Have you ever looked through a photographer’s online portfolio and noticed that his style and the quality of his photos varied? Not minor variations that could indicate an improvement in technique and talent, but wide variations where some photos just really pop out as so much better or so different than the rest. You may be looking at a photo thief.
In a private Facebook group, one of the members – Paul Sontag (Spartan Photography) – took a photo, flipped it horizontally, used Photoshop to remove a tattoo, then posted it as his own. It seems he didn’t realize that the actual photographer was a member of that group, and he was called out for stealing photos. That sent me digging into the the thief’s other photos. Using TinEye and Google Image Search I was able to determine that this wasn’t the first time he had stolen photos. I was able to find about another half dozen or so that originated somewhere else.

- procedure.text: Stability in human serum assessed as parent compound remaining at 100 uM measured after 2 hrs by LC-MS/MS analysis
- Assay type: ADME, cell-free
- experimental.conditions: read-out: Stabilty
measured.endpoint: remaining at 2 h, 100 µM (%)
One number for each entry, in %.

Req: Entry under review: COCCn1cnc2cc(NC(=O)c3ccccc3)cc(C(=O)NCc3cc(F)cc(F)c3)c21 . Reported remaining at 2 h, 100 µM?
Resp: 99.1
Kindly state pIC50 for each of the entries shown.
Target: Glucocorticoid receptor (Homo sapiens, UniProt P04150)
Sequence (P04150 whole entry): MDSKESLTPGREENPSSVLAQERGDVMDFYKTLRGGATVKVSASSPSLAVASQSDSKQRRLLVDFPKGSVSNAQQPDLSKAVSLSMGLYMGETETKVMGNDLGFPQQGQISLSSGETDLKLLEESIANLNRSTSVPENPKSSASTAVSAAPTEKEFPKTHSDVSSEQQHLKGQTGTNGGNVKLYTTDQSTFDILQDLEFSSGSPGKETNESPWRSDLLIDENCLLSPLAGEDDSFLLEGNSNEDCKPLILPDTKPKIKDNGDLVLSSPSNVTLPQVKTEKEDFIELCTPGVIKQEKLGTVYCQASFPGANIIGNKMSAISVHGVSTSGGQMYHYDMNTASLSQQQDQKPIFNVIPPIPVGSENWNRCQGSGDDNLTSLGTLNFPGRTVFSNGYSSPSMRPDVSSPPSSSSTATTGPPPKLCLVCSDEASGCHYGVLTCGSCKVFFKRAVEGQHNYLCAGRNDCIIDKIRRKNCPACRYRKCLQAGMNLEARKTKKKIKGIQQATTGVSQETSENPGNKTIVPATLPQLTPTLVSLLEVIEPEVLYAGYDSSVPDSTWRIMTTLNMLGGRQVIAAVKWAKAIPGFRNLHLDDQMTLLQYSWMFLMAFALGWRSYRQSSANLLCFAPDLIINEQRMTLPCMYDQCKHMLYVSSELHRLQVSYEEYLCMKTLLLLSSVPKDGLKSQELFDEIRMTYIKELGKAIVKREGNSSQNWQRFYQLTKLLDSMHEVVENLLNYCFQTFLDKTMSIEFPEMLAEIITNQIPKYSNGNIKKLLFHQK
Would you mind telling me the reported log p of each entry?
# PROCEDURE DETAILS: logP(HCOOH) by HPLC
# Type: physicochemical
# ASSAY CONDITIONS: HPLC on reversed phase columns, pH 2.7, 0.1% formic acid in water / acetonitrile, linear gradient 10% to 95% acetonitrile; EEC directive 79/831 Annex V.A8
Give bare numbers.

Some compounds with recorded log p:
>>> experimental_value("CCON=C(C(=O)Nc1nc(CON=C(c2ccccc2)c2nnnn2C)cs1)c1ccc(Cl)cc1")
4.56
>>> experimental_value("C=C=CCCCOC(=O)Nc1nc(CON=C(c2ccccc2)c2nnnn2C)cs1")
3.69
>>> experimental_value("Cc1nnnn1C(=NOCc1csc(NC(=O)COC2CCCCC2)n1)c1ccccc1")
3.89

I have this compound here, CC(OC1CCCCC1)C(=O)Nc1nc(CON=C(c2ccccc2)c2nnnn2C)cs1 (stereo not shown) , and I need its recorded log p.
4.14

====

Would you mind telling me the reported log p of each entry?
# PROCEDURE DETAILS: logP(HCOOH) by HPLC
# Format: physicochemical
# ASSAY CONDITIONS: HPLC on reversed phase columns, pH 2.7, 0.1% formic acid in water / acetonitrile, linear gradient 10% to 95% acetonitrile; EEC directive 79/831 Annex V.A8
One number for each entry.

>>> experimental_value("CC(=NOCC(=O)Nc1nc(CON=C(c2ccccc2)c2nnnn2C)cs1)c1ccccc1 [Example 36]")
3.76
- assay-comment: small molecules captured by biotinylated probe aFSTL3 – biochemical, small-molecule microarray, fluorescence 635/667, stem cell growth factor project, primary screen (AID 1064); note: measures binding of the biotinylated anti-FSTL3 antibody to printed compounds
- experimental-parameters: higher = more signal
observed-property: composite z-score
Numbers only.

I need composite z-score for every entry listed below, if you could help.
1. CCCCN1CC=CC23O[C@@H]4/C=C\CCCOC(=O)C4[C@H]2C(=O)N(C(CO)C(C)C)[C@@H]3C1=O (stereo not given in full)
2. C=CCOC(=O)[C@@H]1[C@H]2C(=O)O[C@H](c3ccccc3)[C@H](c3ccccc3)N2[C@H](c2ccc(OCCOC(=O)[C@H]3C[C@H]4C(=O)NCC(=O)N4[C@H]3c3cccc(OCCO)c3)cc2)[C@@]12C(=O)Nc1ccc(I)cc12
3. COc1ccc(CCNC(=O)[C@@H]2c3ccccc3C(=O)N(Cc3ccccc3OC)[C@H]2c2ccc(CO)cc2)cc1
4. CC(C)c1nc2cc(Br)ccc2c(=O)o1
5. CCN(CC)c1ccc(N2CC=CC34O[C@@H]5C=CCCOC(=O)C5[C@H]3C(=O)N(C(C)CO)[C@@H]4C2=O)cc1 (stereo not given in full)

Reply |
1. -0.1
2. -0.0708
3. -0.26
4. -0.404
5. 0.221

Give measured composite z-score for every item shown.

The photos stood out as suspicious because they were so different from everything else he had shot. His normal style is, as a female photographer called it, “trashy and overly saturated”. To me his photos looked amateurish at best and GWC quality at worst. But a few stood out as well lit and composed with excellent styling and a well above average model. Sure enough, according to the reverse image search tools, those were not original photos. Most of them had been copied from Russian or Italian modeling sites, and a few were generic stock photos.
Mixed in with his normal style and his photos of questionable origin were some other pretty good photos that seemed to have been done in a workshop environment. He may have taken the photo, but someone else provided the styling, hair, make-up, wardrobe, and model. Workshops are great places to learn new skills and techniques, but you have to be able to use those skills and techniques outside of the workshop.
When you are looking at a photographer’s portfolio as part of your consideration to hire him for your family portraits, event, or wedding photography, make sure that you are looking at the photographer’s real work and does not belong to someone else. Be wary if the styles or subjects vary widely. Look for inconsistency in lighting and locations. And never hesitate to ask for references.
***The photo attached to this post is not mine. I did not take it. I do not own it. It did appear in Paul Sontag’s portfolio, and is wildly inconsistent with his normal style. A Google image search shows the photo appearing in a few other places as well.